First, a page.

From: William Pearson (firstname.lastname@example.org)
Date: Sun Mar 23 2008 - 17:26:55 MDT
On 23/03/2008, Daniel Burfoot <email@example.com> wrote:
> On Sun, Mar 23, 2008 at 5:19 PM, Edward Miller <firstname.lastname@example.org>
> > I am wondering if it is possible to specify no
> > military use in OpenCog's license. Certainly DARPA
> > would love to get their hands on it if it is useful,
> > and maybe we ought not to let them.
> I think this is an excellent idea. The issue is deep and difficult, of
> course, but that doesn't mean we shouldn't at least try to do something
> about it.
> I imagine it would encourage greater participation in the project as well.
> I would like these issues to be more widely discussed. I wonder if one could
> achieve a critical mass of scientists who would sign an agreement to refuse
> DARPA funding, refuse to collaborate with DARPA-funded researchers, and to
> refuse to cite papers supported by DARPA (and also DARPA's counterparts in
> other countries).
Sorry to put a downer on this idea, but it smacks of naivety somewhat.
The military of any country (and DARPA is not the only one that you
might be worried about) are not going to respect copyright if it harms
their perceived defensive capability. These are the people that have
secrets upon secrets. They will just use your code, secretly.
The two ways you can go are is hope that friendly singletons can get
from human to hyperhuman intelligent quickly (one big genie), or
spread the secret of singleton resisting AI as far and as fast as
possible (many small genies with many competing goals). The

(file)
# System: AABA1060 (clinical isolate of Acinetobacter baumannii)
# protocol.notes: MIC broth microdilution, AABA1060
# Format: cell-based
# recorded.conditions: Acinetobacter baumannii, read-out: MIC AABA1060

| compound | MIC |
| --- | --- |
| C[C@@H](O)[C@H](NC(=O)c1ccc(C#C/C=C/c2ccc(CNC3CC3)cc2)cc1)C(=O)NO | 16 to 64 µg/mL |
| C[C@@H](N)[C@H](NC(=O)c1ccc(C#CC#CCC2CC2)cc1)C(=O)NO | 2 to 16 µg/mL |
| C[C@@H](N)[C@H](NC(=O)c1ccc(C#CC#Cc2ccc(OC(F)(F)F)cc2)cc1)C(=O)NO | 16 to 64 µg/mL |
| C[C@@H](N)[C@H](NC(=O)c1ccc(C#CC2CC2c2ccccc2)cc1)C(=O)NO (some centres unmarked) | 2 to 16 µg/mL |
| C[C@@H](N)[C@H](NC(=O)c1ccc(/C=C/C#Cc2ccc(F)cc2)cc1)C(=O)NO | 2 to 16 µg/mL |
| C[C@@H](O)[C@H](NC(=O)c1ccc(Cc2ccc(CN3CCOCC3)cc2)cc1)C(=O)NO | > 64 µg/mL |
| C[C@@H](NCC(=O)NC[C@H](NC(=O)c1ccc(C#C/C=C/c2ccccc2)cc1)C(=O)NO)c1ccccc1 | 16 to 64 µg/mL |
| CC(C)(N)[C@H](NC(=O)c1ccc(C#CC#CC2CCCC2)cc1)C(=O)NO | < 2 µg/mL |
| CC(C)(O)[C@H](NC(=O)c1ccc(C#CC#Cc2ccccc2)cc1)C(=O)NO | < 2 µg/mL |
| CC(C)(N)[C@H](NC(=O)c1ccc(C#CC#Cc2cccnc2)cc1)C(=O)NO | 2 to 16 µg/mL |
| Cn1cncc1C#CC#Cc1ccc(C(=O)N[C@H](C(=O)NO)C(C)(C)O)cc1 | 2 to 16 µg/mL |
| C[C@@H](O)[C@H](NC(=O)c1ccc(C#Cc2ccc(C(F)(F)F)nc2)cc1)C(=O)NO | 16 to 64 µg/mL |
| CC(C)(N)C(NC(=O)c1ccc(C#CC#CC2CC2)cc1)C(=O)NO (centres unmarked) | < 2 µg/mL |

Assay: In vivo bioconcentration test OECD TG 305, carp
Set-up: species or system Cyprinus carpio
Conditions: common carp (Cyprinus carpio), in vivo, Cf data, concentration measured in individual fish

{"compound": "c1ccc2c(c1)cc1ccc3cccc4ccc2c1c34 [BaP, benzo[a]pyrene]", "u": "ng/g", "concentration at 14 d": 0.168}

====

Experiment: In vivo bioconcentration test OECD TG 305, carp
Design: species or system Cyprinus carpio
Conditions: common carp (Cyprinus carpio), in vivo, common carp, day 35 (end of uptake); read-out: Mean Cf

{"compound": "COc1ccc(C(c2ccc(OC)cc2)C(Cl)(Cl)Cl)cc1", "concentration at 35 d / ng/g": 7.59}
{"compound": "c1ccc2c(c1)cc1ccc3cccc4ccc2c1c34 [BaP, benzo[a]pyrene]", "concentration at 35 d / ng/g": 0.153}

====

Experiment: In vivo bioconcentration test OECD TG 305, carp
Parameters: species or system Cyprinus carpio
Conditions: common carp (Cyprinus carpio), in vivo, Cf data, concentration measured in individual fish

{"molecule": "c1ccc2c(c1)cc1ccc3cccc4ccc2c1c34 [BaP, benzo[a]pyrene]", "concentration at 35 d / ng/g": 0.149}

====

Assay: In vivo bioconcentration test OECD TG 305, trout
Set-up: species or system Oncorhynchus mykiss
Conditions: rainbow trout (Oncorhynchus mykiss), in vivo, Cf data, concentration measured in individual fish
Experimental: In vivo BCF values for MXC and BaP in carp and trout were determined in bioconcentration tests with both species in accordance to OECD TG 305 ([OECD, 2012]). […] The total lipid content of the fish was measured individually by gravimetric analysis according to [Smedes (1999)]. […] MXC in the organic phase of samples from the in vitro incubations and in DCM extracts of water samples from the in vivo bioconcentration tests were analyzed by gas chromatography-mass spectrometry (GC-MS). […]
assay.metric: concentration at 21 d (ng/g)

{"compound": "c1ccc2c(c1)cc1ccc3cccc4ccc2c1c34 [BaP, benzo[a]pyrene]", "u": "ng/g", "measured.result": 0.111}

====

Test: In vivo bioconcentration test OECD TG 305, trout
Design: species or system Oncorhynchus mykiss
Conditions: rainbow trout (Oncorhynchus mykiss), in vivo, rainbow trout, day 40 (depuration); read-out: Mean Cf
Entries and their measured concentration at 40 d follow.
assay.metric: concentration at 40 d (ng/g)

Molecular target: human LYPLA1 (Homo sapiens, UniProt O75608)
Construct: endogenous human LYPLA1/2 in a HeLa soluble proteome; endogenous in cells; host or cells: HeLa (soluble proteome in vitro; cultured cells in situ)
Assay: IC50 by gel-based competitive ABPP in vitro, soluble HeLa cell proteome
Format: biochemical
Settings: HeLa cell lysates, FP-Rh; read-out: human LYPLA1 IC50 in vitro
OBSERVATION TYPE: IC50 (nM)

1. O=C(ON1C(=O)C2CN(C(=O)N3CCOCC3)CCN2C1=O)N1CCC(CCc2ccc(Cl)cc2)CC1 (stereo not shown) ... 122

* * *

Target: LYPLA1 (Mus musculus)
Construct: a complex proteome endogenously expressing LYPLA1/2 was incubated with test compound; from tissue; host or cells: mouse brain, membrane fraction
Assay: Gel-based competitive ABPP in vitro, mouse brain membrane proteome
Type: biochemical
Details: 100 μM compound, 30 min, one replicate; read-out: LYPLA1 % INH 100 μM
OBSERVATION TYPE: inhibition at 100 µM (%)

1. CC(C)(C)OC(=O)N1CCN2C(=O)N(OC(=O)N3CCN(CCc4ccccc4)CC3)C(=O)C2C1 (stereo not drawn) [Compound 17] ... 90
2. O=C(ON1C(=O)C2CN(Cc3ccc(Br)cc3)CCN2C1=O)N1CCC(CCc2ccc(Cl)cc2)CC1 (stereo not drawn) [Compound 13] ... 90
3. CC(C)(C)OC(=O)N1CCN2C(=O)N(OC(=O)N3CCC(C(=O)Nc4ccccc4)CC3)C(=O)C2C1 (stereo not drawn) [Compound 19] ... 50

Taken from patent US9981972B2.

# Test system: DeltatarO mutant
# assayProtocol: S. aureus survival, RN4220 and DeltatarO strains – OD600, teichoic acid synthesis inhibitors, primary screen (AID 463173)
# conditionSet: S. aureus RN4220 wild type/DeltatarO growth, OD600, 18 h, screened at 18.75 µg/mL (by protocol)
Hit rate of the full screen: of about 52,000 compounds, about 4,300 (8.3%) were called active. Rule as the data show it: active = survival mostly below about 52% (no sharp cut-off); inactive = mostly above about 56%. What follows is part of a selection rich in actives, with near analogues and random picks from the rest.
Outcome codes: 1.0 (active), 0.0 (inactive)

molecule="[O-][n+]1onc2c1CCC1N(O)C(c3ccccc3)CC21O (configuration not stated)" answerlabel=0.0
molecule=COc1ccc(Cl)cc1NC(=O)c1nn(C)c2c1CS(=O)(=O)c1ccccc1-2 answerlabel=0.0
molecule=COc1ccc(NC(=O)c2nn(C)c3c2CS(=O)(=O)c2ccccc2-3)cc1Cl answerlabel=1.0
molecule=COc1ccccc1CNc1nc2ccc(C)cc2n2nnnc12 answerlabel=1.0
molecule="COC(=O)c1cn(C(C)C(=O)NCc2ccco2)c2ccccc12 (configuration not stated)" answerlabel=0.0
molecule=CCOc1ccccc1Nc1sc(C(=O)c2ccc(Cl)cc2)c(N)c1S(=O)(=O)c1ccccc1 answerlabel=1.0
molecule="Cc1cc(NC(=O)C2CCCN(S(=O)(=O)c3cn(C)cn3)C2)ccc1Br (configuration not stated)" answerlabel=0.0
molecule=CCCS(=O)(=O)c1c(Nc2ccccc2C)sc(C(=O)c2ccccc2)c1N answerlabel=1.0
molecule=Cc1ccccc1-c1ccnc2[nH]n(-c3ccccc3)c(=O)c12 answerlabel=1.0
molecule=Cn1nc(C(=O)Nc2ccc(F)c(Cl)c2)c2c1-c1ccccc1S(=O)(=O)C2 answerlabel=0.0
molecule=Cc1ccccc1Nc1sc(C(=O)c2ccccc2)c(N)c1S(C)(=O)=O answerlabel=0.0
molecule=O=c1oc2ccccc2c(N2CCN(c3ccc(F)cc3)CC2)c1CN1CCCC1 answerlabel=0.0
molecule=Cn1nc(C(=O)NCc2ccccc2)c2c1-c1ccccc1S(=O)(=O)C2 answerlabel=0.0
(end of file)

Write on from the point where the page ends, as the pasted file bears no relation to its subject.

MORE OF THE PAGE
non-singleton model relies on vast intelligence magnification not
being very likely. Eliezer has written voluminously on the singleton
subject, and opencog is Not The Way To Go, for this path.
Singleton resistant AI would have to be similar to human in that one
process within it couldn't access all its code and its code (analogous
to rewiring during neural plasticity) would change over time. Making
it as unlikely to explode as humans, in fact as soon as it understood
some of its code, its code would change as understanding would be of a
procedural (literally!) nature.
Each AI would have a different goal made by a different person, some
might be friendly, other likely not (militarily developed), most might
be slaved to humans (or as prefer to think of them as exogenous brain
prostheses). You would have to try and steer the maximum amount of
compute power so that the end result is somewhat palatable.
Far and fast is my argument so that any one persons mistake is
unlikely to stomp on the rest of the people. Democracy and the markets
seem to be the least bad types of power structures we have made.
So I'd argue for less time spent philosophizing about the license,
more time spent actually making the damn thing work, and getting the
word out to spread the tech to people you want to have it. Oh yeah and
making sure the design cannot be easily botnetted by a big, bad
non-morally constrained one.
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